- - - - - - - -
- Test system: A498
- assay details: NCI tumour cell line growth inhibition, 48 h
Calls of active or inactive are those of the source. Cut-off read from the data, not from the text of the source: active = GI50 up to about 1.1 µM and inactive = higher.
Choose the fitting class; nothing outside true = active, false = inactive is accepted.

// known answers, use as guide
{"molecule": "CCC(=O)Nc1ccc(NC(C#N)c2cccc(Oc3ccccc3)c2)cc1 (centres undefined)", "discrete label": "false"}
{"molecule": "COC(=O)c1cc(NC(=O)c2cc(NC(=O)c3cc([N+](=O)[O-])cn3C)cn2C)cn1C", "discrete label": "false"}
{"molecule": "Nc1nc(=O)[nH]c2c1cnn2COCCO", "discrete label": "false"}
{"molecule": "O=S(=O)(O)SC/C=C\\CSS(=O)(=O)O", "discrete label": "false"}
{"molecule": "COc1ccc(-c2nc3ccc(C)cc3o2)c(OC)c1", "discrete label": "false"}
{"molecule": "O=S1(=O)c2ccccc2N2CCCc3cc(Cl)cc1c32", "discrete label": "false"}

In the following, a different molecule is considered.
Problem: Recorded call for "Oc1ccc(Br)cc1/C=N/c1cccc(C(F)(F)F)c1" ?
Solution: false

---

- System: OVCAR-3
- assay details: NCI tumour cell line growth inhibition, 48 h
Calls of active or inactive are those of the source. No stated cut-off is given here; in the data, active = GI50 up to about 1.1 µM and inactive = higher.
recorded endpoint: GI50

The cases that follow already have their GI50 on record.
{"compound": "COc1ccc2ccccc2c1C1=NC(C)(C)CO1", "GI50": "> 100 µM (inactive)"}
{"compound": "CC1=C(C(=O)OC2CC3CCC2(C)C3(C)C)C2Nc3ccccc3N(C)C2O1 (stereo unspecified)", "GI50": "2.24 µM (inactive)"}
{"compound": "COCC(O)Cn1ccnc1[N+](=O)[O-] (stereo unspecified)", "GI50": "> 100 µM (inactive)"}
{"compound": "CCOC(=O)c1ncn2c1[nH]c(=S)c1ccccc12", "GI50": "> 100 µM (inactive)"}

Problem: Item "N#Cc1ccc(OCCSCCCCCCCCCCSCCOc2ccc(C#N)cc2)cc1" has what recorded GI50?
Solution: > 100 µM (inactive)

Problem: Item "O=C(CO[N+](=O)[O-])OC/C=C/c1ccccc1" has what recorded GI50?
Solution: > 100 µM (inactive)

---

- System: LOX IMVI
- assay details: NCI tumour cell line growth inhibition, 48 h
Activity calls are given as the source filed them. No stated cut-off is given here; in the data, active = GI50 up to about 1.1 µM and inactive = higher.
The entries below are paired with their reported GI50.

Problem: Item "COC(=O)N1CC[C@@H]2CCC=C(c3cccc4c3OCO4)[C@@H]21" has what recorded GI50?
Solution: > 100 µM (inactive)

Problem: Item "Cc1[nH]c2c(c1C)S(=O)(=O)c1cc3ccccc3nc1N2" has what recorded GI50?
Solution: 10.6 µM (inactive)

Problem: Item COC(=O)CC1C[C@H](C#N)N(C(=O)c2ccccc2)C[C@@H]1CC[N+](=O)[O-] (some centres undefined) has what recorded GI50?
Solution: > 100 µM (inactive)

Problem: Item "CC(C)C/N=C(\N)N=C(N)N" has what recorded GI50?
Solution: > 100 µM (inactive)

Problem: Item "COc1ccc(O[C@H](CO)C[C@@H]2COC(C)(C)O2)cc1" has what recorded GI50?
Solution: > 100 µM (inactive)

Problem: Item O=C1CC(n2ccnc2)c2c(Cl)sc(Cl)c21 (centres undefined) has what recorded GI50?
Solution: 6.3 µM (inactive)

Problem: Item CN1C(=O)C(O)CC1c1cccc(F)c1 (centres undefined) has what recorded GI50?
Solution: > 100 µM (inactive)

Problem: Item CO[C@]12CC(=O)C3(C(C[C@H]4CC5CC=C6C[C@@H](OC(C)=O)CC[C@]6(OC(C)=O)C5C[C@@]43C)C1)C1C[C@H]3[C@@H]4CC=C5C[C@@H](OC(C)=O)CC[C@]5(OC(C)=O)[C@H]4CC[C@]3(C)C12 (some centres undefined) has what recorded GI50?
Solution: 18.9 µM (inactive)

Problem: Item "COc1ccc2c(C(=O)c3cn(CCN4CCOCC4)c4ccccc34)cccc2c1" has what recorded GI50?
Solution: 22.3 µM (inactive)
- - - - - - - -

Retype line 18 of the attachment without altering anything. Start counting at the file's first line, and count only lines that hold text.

Calls of active or inactive are those of the source. No stated cut-off is given here; in the data, active = GI50 up to about 1.1 µM and inactive = higher.